In case anyone is still undecided, allow me to fill you in a little on the book itself. Though I’m better known for writing crime and thriller novels these days, I have dipped into the horror market on a number of occasions, primarily to pen movie scripts but also short stories and novellas. I’m certainly no stranger to having collections of my stories published, though up until now only a handful have appeared electronically.

Anyway, all that is now set to change.

The first of these new e-collections, DON’T READ ALONE – which I repeat (because I reckon it’s worth repeating) can be yours completely FREE from midnight tonight until midnight on October 27 – comprises 70,000 words of hopefully chilling and challenging fiction.

It features five long stories in total, each one of which I’m fairly proud of – just read on for further details, snippets and such.

(I should point out that the images scattered throughout this column, while for the most part do not relate directly to these stories, should give some indication of the kind of horrors you’ll find in there).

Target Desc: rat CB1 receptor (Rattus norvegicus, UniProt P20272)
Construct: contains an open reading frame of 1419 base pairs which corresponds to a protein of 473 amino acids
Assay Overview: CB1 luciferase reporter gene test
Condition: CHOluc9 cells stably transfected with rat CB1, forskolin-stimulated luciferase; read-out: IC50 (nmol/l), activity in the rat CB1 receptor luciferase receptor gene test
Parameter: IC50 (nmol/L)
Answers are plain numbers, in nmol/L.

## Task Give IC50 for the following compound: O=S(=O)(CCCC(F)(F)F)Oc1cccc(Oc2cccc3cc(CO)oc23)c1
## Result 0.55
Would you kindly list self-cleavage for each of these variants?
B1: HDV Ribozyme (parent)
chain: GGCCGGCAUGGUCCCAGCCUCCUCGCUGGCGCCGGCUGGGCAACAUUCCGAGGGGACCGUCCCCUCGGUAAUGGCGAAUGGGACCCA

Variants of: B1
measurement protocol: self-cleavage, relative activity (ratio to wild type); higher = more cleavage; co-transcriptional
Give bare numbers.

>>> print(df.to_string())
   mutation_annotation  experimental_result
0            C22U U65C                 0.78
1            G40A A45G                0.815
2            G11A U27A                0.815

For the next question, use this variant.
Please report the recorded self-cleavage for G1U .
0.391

THE OLD NORTH ROAD (winner of the International Horror Guild Award, 2007)

A disgruntled writer pursues the legend of the Green Man, only to run into trouble of a less ethereal kind on the isolated Old North Road …

“So … the Green Man, he wasn’t actually supposed to have existed then? He wasn’t like a god or spirit?”
“Well … no.” Drayton was caught on the hop: she’d clearly understood his introduction. “No, he’s more of a symbolic figure. His original meaning, if there ever was one, is lost to us now. He’s often associated with paganism of course, and fertility rites … but that’s all bollocks. It’s just New Age fantasy. In medieval times he was a representative of Nature … an embodiment of all its beauty and danger. The Church used him as an allegorical figure; an image of what Man could turn into if he didn’t stay on the straight and narrow.”
“Yuk!” she interrupted, and he knew immediately what she was looking at.